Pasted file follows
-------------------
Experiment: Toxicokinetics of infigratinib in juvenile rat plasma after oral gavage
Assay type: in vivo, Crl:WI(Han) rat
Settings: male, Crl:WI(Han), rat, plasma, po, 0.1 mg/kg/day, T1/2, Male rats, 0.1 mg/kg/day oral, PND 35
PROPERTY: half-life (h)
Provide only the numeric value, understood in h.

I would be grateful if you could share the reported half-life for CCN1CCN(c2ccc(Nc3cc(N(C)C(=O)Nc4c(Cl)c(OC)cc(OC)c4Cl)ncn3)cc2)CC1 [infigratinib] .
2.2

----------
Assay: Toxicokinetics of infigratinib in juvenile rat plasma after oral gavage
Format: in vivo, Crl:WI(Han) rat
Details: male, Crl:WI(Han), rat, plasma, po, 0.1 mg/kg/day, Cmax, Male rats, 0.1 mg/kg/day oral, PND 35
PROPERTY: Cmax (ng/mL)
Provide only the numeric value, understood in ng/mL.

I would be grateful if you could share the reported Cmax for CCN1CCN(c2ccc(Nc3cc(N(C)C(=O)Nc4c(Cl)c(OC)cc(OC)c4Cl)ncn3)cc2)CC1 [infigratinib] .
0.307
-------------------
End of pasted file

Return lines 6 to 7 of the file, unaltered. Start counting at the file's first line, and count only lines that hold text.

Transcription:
I would be grateful if you could share the reported half-life for CCN1CCN(c2ccc(Nc3cc(N(C)C(=O)Nc4c(Cl)c(OC)cc(OC)c4Cl)ncn3)cc2)CC1 [infigratinib] .
2.2